I have spent a lot of time recently researching and working on large scale IPv6 deployments for ISP’s (Internet Service Providers). The business case here has been clear to me for quite some time; IPv4 addresses have all but run out and the scenarios for continuing to provide internet access (some flavour of address sharing) all cost money and potentially damage user experience. What has not been so clear to me however is what the business drivers for IPv6 deployment for content providers are.
Some of the Internet’s largest properties have been dual-stacked for some time: Facebook, Google and Netflix are all prime examples. But what made them deploy IPv6? From the perspective of a content provider, lack of IPv4 addresses is not such a pressing problem; after all, it takes far fewer IP addresses to host content at a large scale than it does to consume it. I’d always assumed it was a mix of Internet altruism and “best practice” rather than being driven by any hard need. That was until I started really thinking about what the Internet will look like in the coming years.
If ISP’s wish to continue to provide internet access to their customers they either need to come up with (usually, buy) more IPv4 addresses or start using some kind of transition technology. The latter is expensive and complicated while the former is both expensive and finite. It’s a fair conclusion that ultimately, service providers that are still growing, will need to deploy IPv4/v6 transition mechanisms to continue to provide access to the IPv4 Internet. Regardless of what service providers do with IPv6, this transition will be vital as customers still wish to access content that is only available via IPv4.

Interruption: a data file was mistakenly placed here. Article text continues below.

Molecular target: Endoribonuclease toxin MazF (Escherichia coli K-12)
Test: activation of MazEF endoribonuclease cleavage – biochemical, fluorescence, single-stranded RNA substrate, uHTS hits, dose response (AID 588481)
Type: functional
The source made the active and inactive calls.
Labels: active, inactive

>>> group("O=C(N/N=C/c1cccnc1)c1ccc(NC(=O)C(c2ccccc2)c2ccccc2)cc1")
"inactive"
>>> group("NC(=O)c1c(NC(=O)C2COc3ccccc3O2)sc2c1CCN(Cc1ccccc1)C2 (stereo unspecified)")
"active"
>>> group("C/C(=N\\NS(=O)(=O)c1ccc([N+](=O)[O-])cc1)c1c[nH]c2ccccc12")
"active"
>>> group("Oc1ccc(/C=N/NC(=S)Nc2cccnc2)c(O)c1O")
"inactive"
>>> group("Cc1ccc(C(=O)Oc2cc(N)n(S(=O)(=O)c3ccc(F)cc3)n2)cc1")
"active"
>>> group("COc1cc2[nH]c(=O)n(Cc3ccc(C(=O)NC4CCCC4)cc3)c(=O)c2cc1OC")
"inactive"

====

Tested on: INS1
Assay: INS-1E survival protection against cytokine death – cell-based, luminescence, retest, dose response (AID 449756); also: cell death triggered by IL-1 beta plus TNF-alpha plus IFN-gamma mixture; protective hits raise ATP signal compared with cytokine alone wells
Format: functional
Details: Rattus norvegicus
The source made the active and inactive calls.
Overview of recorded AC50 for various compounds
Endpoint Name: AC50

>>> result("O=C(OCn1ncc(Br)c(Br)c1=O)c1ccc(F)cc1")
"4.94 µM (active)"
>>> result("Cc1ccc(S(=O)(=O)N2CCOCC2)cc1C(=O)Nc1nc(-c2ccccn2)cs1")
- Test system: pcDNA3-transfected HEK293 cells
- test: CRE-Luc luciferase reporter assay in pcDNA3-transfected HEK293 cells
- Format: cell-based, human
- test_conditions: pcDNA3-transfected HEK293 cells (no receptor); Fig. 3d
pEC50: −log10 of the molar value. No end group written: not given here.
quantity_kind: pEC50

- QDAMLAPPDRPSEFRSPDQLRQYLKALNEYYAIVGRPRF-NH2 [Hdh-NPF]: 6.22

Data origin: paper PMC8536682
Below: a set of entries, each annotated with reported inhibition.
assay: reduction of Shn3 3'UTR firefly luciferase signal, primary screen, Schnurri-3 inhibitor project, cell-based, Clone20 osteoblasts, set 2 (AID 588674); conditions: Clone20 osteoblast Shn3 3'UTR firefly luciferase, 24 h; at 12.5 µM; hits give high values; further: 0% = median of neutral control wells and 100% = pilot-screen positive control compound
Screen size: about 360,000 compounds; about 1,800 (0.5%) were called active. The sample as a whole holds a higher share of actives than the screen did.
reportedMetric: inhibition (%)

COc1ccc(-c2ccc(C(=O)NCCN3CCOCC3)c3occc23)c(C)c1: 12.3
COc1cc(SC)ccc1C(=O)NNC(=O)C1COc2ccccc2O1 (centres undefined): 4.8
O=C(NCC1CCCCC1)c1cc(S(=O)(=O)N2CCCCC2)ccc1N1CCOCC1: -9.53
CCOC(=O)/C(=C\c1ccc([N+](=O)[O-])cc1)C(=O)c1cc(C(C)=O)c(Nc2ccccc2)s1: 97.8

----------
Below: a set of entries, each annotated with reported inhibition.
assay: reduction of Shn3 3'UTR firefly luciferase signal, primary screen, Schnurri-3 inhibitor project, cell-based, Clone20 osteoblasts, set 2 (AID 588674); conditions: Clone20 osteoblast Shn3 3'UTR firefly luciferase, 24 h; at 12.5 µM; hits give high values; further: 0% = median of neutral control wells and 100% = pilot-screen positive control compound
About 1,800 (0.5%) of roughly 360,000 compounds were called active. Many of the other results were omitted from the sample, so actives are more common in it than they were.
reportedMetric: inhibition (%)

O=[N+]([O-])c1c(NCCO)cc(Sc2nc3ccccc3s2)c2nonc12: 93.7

As there will not be enough IPv4 addresses to issue one per customer, some form of address sharing will be necessary. These technologies are typically grouped under CGN (Carrier Grade Network Address Translation) and require specialist hardware. This hardware does not come for free and it will be a cost service providers will have to bare. Exactly when depends on how fast they are growing and how many IPv4 addresses they have but eventually, most will have to do it. This technology adds more complexity and cost to a service provider and puts an extra obstacle between the customer and the content they are trying to access. For IPv4 only content providers, CGN poses a problem. This extra obstacle is outside of their control and sits directly between their customer and the content they are hosting.
Although CGN has been the norm in mobile networks for years, it is (currently) less common in fixed line ISP’s. The volume of traffic per customer is typically much higher in fixed line operators than in mobile and performance expectations are often different. People may be accepting of some buffering on their mobile phones however this becomes less acceptable when streaming high definition movies to afamily TV. Exactly how ISP’s implement and capacity plan CGN is yet to be seen but the fact remains – it will be another item that content providers will have to rely on service providers to implement well. Even putting aside potential problems with performance and reliability, address sharing has other undesirable side-effects related to security and analytics. If multiple customers appear to be connecting from the same IPv4 address this makes analytics harder and may trigger security systems on certain websites such as banking or gambling.
Of course, if the content provider is already dual-stacked, this doesn’t matter at all, the resource can be accessed natively via IPv6 without any concern for what the ISP is doing with CGN. And that, ultimately, is what I believe is the strongest driver for a content provider to offer their resources via IPv6 – User Experience. Offering a native IPv6 service removes obstacles between content and customers leaving fewer things to go wrong and a better overall experience for the consumer of that content.
We’re not yet at the stage where IPv4 address sharing among customers is common but it is not far away. The time for providers to ensure their content is dual-stacked is now. Otherwise they risk a degraded experience for their customers as IPv4 address exhaustion really starts to bite.
The views expressed in this article are entirely that of the author. They do not necessarily represent the views of the author’s employer(s) and/or their affiliates.